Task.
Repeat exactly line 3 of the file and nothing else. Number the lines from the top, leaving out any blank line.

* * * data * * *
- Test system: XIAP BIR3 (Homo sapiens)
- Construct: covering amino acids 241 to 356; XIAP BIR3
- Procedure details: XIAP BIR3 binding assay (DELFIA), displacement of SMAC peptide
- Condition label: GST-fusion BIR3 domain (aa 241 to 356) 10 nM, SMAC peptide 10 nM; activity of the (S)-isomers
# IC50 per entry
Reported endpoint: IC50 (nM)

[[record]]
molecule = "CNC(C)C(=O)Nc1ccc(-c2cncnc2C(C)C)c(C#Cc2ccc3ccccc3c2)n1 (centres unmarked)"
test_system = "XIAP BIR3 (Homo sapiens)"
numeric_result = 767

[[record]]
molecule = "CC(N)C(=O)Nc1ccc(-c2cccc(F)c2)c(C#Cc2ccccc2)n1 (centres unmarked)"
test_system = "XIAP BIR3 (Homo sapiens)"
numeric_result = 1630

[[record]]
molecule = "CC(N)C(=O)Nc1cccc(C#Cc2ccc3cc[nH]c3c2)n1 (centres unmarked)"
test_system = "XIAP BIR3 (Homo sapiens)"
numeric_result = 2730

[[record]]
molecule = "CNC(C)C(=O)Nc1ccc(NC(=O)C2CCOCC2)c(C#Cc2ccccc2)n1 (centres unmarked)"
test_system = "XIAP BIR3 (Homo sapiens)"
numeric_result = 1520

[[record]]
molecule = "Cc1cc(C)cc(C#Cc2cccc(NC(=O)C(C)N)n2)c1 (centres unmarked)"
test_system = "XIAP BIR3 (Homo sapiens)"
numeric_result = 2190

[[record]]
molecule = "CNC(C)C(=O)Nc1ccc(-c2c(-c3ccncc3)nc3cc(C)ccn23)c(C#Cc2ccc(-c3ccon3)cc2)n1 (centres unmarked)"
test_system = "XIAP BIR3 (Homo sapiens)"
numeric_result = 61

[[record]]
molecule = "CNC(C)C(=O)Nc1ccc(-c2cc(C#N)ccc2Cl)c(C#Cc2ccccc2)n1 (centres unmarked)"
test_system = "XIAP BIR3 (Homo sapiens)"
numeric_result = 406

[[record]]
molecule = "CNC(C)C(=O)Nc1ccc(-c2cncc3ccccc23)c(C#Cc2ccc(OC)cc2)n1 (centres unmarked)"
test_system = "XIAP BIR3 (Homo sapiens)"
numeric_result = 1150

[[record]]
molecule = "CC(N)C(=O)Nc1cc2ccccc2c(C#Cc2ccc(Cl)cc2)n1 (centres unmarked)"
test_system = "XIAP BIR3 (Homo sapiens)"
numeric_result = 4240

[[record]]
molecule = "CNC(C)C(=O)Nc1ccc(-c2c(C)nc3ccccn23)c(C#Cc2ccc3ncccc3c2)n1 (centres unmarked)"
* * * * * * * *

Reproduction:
- Procedure details: XIAP BIR3 binding assay (DELFIA), displacement of SMAC peptide